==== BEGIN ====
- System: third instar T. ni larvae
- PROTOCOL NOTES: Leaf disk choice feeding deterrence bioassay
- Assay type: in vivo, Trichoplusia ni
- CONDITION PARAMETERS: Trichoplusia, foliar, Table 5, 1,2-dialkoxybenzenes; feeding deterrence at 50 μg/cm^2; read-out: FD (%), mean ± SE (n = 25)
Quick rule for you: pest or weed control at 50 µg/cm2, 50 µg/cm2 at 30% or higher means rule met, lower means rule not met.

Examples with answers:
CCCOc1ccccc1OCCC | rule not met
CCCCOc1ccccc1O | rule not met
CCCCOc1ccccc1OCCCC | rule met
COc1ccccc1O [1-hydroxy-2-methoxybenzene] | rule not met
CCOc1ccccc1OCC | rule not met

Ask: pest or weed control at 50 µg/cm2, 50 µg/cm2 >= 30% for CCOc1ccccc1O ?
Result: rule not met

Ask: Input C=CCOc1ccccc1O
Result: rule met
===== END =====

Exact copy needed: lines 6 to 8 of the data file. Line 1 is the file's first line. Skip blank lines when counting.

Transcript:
Examples with answers:
CCCOc1ccccc1OCCC | rule not met
CCCCOc1ccccc1O | rule not met